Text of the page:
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Interdisciplinary Methods: Building collaboration, network and Trust

A two-day workshop at AIAS brought researchers, policy-makers, research management and industry together to discuss the methods of interdisciplinary collaboration in the Nordic countries.

Photo: AIAS Fellow Professor Sandra Eckert introducing speaker Professor Wilhelm Krull, director of The New Europe Institute, Hamburg.

To develop the concept of interdisciplinarity and strengthen collaboration in the Nordic countries a series of three workshops on the topic of interdisciplinarity have been organised by initiative of three Nordic Institutes for Advanced Study: The Swedish Collegium for Advanced Study (SCAS), Turku Institute for Advanced Studies (TIAS), Finland and Aarhus Institute for Advanced Studies (AIAS), Denmark.

On 8-9 March 2022, the second workshop of the series was held at AIAS, focusing on “Building Collaboration, Network and Trust.” Over two days, more than 70 people participated and 15 speakers presented their experiences with the challenges and benefits of interdisciplinary collaboration. This sparked intense conversations and ideas, and has already paved the way for ideas for future collaborations. Several talks addressed the discrepancy between how traditional university systems foster a strong individual researcher profile, and the strong need for an interdisciplinary approach and collaboration to address the many complex challenges in society and in research.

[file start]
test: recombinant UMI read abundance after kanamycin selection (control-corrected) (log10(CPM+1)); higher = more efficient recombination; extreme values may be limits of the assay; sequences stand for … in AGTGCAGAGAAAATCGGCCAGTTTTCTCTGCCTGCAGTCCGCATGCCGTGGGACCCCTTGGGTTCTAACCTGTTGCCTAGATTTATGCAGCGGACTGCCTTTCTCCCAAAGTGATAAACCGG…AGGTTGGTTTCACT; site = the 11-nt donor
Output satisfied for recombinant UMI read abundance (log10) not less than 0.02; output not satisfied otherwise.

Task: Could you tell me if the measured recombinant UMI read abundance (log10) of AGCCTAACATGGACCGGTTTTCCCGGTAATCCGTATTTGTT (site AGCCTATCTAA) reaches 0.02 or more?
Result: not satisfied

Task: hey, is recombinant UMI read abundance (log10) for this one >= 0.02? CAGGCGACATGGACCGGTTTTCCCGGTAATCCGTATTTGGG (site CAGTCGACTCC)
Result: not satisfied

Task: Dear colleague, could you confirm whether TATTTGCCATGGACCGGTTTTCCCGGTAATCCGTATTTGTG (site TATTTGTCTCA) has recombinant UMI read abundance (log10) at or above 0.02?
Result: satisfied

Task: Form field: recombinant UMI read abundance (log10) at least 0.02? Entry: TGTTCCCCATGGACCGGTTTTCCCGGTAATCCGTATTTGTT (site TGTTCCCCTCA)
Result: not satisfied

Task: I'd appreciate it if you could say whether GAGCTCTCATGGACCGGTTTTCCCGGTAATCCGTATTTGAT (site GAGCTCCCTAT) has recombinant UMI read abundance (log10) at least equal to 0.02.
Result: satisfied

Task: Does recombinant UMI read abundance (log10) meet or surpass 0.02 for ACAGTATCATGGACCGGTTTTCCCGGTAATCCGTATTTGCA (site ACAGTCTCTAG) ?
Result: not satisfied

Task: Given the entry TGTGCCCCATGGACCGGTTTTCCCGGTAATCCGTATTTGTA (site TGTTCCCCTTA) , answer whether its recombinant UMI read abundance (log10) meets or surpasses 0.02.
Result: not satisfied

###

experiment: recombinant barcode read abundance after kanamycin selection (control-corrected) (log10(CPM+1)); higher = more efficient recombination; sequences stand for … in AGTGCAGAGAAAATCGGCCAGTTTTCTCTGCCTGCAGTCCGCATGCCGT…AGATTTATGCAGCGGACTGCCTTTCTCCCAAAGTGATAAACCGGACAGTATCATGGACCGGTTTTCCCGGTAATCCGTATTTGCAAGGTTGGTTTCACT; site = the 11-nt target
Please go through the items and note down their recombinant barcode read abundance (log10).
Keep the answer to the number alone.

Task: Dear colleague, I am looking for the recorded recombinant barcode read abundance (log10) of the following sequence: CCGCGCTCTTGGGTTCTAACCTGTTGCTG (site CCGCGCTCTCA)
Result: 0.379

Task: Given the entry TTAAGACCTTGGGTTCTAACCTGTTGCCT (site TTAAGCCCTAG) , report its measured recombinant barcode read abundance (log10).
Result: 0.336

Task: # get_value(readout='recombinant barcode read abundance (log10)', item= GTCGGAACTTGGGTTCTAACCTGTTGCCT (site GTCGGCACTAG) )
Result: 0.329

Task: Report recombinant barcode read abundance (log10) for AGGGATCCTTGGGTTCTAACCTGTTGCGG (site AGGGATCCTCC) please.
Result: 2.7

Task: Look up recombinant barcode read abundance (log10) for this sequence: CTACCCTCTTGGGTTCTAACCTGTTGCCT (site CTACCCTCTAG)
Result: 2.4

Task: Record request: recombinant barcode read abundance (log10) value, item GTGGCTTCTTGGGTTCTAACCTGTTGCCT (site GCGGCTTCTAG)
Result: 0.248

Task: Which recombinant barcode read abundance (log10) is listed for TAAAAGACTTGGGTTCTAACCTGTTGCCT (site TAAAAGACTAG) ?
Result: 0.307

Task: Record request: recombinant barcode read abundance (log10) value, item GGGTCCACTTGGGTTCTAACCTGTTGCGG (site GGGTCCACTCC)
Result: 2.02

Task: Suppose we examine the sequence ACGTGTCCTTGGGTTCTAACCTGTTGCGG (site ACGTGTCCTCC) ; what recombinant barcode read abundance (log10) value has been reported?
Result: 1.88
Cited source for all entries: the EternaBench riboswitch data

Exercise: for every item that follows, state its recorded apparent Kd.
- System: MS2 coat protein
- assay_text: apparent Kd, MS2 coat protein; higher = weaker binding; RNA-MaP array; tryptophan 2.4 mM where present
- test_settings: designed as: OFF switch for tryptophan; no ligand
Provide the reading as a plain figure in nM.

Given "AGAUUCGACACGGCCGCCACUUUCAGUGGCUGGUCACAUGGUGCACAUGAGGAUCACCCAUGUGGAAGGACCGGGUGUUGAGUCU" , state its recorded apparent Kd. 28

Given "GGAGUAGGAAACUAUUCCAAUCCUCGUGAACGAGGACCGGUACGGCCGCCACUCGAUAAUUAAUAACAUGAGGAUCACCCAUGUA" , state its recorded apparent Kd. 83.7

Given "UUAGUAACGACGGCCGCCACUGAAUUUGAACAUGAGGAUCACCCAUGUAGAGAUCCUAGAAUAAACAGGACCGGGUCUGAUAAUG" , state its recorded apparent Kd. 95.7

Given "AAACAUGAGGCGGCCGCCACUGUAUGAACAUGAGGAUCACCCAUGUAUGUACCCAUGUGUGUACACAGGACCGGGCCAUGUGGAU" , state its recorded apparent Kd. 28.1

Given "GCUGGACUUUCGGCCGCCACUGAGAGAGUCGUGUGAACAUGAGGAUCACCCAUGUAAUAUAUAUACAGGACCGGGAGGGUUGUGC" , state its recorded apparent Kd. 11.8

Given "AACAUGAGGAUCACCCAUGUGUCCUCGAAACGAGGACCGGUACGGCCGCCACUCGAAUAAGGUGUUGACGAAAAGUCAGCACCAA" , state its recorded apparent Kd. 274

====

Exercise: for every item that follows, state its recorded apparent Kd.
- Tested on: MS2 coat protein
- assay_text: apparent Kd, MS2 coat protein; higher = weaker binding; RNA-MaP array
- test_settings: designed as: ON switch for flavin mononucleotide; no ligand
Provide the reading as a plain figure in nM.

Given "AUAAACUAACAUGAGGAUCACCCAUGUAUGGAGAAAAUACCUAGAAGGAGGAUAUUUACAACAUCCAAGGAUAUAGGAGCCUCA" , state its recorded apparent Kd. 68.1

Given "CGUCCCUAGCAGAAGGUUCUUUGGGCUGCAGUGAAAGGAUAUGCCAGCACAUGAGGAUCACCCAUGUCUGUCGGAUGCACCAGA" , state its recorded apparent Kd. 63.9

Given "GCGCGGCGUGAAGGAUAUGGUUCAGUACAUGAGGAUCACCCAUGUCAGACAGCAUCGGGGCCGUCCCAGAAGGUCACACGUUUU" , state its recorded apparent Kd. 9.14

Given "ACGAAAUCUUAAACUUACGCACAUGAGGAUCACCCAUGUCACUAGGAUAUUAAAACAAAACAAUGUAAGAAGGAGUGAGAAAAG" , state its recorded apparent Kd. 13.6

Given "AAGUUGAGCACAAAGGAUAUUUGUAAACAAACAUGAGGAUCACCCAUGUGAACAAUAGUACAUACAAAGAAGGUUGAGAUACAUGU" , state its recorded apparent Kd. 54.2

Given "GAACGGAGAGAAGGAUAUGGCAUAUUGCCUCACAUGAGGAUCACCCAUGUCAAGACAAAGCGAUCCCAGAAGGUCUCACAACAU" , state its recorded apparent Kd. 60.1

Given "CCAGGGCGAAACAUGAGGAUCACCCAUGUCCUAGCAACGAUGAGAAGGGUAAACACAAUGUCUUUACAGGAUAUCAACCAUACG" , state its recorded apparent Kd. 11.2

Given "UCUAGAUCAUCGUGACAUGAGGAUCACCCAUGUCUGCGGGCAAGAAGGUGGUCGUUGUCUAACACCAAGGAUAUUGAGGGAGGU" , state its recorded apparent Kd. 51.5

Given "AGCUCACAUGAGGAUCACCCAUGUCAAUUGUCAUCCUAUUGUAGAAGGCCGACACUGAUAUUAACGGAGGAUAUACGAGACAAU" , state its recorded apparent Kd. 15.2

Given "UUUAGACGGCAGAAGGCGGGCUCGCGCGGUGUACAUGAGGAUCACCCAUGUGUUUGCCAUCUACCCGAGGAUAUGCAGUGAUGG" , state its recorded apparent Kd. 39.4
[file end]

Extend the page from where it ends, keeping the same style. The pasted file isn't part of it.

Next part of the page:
Missions Possible?

The opening talk was given by Professor Wilhelm Krull, director of the New Institute in Hamburg, and previous Secretary General for the Volkswagen Foundation, Germany. In his talk “Missions Possible,” Krull took a point of departure in his experience with change processes and bringing “impossible” cultures together e.g. in his work with the German unification in Research and Higher Education and South Africa‘s Research System in Transition. Krull emphasised the need for interdisciplinary, intergenerational and transsectoral collaboration to reach a high trust culture of research creativity and at the centre of this lies ‘courage.’

Invisible benefits and visible challenges

Mette Birkedal Bruun, Professor of Church History, Director of the Centre for Privacy Studies (University of Copenhagen) took the participants on an autobiographical tour of her research trajectory from a strong mono-disciplinary profile to branching out into several interdisciplinary projects. For Birkedal some of the ‘visible challenges’ of interdisciplinary projects are the difficulties of working together, of creating a recognizable scholarly profile and it is time-consuming. Whereas the ‘invisible benefits’ include scholarly agility, building network, fostering courage and avoiding academic isolation. Optimistically, Birkedal sees interdisciplinary collaboration as a forceful generator of driving basic research in new, including applied, directions.

Funding bodies - cross-council committees

Taking the funder’s perspective as panel chair in the Independent Research Fund Denmark, political scientist Søren Serritzlew (Aarhus University) asked in his talk: ‘Why is it so difficult to get interdisciplinary projects funded?‘ According to Serritzlew, interdisciplinary projects are hard for evaluators to understand as review committees are often mono-disciplinary, there is a sponsor problem and they are more difficult to fund. Serritzlew stressed that cross-council committees and feedback are crucial when assessing funding applications, and to meet the need for evaluating interdisciplinary projects properly one must rethink the structures of the funding evaluation process and panels.